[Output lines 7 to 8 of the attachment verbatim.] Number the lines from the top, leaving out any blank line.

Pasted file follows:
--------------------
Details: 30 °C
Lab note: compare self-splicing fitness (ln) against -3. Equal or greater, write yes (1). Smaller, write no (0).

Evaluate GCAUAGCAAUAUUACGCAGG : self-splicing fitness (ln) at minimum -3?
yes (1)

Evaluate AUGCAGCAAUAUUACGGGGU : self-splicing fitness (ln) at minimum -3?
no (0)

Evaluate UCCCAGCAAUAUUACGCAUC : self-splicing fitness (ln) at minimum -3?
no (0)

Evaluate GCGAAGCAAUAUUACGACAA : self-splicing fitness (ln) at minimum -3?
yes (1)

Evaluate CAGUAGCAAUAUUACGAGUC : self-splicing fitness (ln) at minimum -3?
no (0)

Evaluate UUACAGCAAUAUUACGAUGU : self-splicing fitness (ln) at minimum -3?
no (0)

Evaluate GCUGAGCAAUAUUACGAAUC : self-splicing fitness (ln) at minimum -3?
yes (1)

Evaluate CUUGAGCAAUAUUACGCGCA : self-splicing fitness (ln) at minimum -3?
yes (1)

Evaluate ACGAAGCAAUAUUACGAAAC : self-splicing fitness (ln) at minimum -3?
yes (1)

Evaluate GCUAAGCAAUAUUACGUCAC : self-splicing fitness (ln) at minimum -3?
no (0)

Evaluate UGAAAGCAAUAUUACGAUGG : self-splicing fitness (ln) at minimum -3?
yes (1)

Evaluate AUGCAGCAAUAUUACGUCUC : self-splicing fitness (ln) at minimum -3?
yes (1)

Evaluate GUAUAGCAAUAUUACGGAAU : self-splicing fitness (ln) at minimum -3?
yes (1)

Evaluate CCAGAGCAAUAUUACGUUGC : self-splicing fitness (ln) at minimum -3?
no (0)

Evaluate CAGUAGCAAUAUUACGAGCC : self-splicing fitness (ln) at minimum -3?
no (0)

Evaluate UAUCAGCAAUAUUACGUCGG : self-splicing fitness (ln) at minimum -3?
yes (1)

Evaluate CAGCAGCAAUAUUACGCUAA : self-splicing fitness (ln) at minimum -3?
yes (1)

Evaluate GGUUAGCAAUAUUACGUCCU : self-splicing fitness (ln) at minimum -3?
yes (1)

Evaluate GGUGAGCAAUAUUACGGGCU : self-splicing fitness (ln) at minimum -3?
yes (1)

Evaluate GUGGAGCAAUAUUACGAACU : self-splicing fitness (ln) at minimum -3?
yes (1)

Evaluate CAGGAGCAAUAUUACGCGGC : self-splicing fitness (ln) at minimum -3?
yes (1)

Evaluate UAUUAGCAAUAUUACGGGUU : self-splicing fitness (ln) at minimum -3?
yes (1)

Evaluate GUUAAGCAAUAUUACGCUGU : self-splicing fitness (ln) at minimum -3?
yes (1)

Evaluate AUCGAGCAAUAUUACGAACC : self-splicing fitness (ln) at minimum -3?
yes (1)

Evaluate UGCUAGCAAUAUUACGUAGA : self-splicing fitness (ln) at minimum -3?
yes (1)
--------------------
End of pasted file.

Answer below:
Evaluate UCCCAGCAAUAUUACGCAUC : self-splicing fitness (ln) at minimum -3?
no (0)